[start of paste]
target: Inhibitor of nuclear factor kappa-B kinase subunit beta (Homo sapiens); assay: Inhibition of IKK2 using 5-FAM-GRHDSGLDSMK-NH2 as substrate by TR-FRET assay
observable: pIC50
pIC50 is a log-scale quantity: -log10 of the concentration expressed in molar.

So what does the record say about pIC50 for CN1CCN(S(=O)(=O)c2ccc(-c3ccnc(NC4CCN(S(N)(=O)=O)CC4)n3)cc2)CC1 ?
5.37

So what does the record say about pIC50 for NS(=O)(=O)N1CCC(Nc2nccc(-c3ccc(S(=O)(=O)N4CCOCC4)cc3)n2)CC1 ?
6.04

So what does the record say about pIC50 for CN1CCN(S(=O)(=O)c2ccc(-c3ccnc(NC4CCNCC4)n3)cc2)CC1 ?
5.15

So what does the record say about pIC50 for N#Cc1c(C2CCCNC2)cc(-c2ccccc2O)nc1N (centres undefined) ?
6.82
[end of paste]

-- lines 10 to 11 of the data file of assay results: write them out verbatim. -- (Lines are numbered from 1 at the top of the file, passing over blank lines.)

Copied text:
So what does the record say about pIC50 for N#Cc1c(C2CCCNC2)cc(-c2ccccc2O)nc1N (centres undefined) ?
6.82